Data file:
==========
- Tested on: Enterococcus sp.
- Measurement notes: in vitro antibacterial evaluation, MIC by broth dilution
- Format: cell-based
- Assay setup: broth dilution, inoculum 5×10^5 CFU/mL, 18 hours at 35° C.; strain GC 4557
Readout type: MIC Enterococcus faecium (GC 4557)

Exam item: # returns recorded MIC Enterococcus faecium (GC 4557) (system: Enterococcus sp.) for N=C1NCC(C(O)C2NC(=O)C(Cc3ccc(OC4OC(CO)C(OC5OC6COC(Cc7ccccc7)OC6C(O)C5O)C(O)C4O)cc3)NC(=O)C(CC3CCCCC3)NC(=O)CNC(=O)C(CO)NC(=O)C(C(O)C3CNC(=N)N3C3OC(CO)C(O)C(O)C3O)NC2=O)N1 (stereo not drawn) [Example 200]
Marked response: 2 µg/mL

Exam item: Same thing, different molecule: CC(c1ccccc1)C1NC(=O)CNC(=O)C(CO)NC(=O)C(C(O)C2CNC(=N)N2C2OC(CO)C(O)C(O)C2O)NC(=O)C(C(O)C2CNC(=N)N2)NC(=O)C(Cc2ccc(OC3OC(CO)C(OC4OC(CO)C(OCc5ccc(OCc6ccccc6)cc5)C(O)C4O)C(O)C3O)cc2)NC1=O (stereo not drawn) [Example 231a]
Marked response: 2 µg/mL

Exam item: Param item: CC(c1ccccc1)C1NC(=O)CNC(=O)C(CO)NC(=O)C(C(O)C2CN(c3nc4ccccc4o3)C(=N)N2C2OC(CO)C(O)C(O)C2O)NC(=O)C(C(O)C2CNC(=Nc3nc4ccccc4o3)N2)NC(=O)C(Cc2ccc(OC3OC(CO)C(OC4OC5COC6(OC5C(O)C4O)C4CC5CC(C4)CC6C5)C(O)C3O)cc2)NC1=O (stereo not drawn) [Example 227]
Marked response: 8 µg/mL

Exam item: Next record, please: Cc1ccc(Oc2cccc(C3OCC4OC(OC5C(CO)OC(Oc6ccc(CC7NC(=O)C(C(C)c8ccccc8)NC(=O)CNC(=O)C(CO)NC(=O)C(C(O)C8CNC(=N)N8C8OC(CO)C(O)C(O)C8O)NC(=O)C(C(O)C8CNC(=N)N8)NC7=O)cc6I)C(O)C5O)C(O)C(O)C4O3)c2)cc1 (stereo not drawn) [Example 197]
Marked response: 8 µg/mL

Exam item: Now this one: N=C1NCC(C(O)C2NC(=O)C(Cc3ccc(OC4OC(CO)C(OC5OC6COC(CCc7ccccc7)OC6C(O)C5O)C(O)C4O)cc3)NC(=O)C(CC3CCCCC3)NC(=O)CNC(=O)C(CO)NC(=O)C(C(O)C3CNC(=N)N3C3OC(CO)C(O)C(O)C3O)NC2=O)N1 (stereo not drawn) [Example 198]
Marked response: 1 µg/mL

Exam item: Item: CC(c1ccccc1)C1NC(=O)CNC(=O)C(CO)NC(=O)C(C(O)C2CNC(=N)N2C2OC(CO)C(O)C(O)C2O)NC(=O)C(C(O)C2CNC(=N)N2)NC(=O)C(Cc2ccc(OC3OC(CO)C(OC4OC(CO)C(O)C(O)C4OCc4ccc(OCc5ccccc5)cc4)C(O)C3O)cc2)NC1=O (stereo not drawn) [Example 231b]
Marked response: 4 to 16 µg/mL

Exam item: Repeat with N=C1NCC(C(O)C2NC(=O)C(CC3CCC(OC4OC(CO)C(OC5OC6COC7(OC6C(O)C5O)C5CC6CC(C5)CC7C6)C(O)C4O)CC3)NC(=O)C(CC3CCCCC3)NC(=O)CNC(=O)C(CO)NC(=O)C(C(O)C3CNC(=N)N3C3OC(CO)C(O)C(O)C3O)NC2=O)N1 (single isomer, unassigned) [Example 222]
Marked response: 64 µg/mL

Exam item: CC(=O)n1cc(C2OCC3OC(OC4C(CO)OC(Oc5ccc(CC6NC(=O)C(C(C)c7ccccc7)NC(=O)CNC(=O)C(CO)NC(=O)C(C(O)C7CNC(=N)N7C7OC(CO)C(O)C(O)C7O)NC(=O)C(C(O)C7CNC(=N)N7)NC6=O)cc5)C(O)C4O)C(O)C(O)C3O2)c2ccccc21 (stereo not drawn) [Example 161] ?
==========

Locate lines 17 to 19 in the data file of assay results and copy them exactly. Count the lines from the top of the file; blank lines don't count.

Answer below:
Marked response: 4 to 16 µg/mL

Exam item: Repeat with N=C1NCC(C(O)C2NC(=O)C(CC3CCC(OC4OC(CO)C(OC5OC6COC7(OC6C(O)C5O)C5CC6CC(C5)CC7C6)C(O)C4O)CC3)NC(=O)C(CC3CCCCC3)NC(=O)CNC(=O)C(CO)NC(=O)C(C(O)C3CNC(=N)N3C3OC(CO)C(O)C(O)C3O)NC2=O)N1 (single isomer, unassigned) [Example 222]
Marked response: 64 µg/mL